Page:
Mozart became a freemason in 1784 and had written several works for the organisation. It was rumoured that the freemasons had Mozart killed after he wrote The Magic Flute, as the opera either challenged their doctrines or disclosed their secret rituals. Erich Ludendorff, a German World War I general, took it one step further by bringing the Jews into the picture, claiming that they had conspired with the masons in poisoning Mozart. This accusation almost certainly had its roots in anti-Semitic prejudice.
Ludendorff's wife Mathilde, who was a neuropsychiatrist, suggested that the conspiritors consisted of the Jews, freemasons and Catholics. (And you thought Erich Ludendorff's speculation was far-fetched.)
Interestingly enough, there are also those who believe that Mozart had been suffering from syphilis and that, while medicating himself with mercury, he had miscalculated the dose and consequently killed himself. As Dr. Faith Fitzgerald quipped, 'And of course, Mozart died of syphilis as well as everything else, because every great man dies of syphilis.'
Why the poisoning theories have been discounted
The stories about Mozart being poisoned may be highly appealing, but unfortunately they fail to explain his symptoms. Moreover, arsenic and mercury poisoning have their own set of symptoms which, alas, do not quite add up.
Had Mozart really been poisoned with arsenic, he would have indeed suffered from nausea, vomiting, diarrhoea and coma as his witnesses had described; however, he would have also experienced throat-burning, difficulty in swallowing, abdominal pain, hypotension, cyanosis8, difficulty in breathing, delirium, sensorimotor abnormalities, and erythroderma9 - all of which had been absent.
Likewise, had Mozart's death been due to mercury poisoning, observers should also have noted memory loss, excessive salivation, emotional oversensitivity, forgetfulness, timidity and delirium. His handwriting should also have shown tremors, which is the most common sign of mercury poisoning. All things considered, it is a whole lot more likely that Mozart had suffered an ailment of some sort, than that he had been poisoned by a jealous rival.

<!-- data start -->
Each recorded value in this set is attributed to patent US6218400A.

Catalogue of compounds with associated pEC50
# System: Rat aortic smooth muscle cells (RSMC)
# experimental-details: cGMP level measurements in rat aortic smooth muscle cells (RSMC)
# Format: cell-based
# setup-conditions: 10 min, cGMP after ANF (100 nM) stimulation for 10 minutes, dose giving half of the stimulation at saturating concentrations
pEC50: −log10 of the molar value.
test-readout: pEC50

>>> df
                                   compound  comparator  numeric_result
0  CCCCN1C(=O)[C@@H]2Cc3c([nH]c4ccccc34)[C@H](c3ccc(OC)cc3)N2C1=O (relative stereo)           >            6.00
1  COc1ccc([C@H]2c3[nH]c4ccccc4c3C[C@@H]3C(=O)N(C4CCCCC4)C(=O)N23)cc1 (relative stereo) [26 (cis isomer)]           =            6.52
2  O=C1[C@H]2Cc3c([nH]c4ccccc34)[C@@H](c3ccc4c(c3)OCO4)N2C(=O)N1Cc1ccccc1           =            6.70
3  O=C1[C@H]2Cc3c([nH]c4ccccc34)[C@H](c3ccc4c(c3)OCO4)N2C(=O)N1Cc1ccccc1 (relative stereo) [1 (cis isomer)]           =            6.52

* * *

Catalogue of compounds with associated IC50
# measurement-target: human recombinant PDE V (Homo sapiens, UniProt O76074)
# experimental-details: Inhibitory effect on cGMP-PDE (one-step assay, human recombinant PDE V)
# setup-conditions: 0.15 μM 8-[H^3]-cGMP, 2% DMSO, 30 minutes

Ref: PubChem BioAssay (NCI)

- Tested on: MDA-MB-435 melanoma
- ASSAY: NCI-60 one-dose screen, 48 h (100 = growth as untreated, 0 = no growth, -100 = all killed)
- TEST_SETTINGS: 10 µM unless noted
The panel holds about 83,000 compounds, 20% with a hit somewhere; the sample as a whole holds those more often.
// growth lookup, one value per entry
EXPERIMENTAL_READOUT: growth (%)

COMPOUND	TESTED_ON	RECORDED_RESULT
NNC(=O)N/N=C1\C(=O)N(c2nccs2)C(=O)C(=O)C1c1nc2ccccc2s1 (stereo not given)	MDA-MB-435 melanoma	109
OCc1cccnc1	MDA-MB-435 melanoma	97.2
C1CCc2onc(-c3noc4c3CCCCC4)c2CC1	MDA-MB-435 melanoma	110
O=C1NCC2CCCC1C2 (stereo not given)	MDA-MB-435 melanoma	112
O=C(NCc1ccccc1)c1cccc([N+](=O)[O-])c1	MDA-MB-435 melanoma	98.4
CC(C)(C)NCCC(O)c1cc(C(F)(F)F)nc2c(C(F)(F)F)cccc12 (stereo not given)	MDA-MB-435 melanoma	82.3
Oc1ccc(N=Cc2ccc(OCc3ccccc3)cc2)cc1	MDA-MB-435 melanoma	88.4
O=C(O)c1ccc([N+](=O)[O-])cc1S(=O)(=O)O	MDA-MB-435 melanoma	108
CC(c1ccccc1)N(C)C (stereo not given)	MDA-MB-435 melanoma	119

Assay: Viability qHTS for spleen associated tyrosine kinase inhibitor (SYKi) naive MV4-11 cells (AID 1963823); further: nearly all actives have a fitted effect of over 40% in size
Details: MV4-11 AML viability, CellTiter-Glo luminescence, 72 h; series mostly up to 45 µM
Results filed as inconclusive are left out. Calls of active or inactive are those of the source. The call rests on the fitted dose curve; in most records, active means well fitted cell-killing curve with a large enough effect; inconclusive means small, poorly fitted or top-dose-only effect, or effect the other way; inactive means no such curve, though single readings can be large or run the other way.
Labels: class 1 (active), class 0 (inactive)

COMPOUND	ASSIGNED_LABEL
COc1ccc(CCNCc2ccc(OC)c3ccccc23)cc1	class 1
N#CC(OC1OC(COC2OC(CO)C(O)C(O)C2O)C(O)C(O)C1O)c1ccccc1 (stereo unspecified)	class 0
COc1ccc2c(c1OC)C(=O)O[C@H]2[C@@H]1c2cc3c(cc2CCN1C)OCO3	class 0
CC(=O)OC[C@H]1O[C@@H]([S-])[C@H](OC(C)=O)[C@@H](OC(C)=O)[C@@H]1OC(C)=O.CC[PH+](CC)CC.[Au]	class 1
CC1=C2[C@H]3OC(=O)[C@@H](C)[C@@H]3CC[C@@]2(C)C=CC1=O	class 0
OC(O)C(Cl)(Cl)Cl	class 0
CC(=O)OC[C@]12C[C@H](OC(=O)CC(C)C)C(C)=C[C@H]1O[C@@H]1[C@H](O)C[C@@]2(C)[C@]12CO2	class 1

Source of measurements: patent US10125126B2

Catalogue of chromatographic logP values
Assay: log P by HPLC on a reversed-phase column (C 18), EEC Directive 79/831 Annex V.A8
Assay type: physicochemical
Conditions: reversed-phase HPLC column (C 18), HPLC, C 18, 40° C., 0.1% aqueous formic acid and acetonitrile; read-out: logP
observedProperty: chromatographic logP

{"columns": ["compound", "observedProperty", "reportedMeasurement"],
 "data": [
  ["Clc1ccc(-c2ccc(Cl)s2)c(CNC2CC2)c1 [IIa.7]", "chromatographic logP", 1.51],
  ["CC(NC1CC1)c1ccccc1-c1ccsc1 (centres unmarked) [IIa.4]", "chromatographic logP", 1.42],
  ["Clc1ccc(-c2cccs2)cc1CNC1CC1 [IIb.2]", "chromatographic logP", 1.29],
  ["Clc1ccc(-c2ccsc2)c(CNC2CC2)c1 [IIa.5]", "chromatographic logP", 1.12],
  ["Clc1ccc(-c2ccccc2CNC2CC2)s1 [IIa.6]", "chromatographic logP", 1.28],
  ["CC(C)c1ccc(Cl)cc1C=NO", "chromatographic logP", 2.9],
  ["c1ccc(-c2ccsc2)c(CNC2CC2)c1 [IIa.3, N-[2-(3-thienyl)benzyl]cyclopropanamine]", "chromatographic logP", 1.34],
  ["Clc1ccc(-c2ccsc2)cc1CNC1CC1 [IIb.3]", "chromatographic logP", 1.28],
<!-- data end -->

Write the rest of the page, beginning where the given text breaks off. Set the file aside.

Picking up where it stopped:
A couple of investigators have surprisingly broken from the norm of attributing Mozart's death to murder and strange ailments by announcing that Mozart died from complications arising from accidents.
The first to push this story was French anthropologist Pierre-Francoise Puech, who claimed to have positively identified a skull at Salzburg's Mozarteum to be that of Mozart. Puech drew attention to a fracture in the skull, claiming that it had been sustained from one of Mozart's many falls in 1791, and that it had caused a chronic bruising that had eventually put Mozart in a coma and killed him. The skull was supposed to have been rescued by a gravedigger named Joseph Rothmayer during the reorganisation of the composer's grave, who later gave it to the Salzburg Mozarteum. Three years later, the American physician Niles E. Drake concurred with Puech's theory in an article that was published in the journal BioScience. This theory would indeed help explain why Mozart was depressed and dizzy not long before his death.
The obvious problem with this theory is that there is still no consensus as to whether the skull actually belonged to Mozart. Rothmayer had allegedly wrapped wire around the neck of Mozart's corpse before burying it, and had retrieved the skull ten years later when it was exhumed. Research had concluded that the skull belonged to a 20-40 year old South German male who suffered a developmental abnormality called premature synopsis of the metopic suture (PSMS). This abnormality is characterised by the bone of the forehead developing in two halves, and the failure of the metopic suture to close after birth, resulting in a broad midface and a small, abnormally-shaped skull. As Mozart's portraits depicted a straight, vertical forehead, bulbous nose, prominent cheekbones and upper lip, and prominent brow arches, it was supposed that the skull did indeed belong to him. Further research involving the superimposition of a photograph of the cranium of the skull on portraits of Mozart painted between 1778 and 1788 indicated conformity with all side proportions of the head.
However, Nova Scotian neurologist Professor TJ Murray, who founded the Dalhousie Society for the History of Medicine, denied that the skull was that of Mozart as seen in portraits. Walter Brauneis, archivist of the Office for the Preservation of Historical Monuments in Austria, undertook to carry out his own research by locating official medical records concerning Mozart's death. Surprisingly he found a doctor's description of the body, which noted that Mozart (the dentist's worst nightmare!) had only seven teeth remaining in his mouth (the rest having rotted or fallen out!) When the Mozarteum skull was re-examined, it was found to have four more teeth than had been recorded by the doctor. Puech supporters countered that the doctor probably counted only the healthy teeth.
The only way to be sure just whose skull it is would be to perform DNA analysis on the skull; unfortunately, all of Mozart's children died childless, and it would be unwise to disturb his parents' grave.
The Dalhousie Society for the History of Medicine held a symposium entitled 'Medicine in the Age of Mozart' in 1991, 200 years after Mozart's death. The symposium, organized by Dr. Edward Carl Abbott (a distinguished physician, cardiologist and endocrionologist) gathered a multidisciplinary team that included historians, anthropologists, medical specialists from various fields and epidemiologists to discuss the mystery of Mozart's death, and to study the disease profile of the second half of the 19th century. The symposium's book, 'Mozart and Medicine' was published as a special issue of the Dalhousie Report.